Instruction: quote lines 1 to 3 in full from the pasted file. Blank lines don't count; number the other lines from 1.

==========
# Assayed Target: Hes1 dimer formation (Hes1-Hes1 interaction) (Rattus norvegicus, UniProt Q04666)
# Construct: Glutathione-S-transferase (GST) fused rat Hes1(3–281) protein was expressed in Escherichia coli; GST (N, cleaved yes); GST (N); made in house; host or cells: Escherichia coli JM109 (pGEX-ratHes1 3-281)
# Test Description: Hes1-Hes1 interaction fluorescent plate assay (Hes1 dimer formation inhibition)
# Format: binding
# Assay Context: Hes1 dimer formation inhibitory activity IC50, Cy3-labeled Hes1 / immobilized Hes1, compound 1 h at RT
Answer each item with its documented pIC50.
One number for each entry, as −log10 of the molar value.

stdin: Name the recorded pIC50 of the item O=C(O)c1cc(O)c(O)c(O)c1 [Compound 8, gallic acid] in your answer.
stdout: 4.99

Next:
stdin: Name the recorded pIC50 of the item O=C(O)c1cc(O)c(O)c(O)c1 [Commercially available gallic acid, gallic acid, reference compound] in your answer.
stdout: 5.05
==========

# Assayed Target: Hes1 dimer formation (Hes1-Hes1 interaction) (Rattus norvegicus, UniProt Q04666)
# Construct: Glutathione-S-transferase (GST) fused rat Hes1(3–281) protein was expressed in Escherichia coli; GST (N, cleaved yes); GST (N); made in house; host or cells: Escherichia coli JM109 (pGEX-ratHes1 3-281)
# Test Description: Hes1-Hes1 interaction fluorescent plate assay (Hes1 dimer formation inhibition)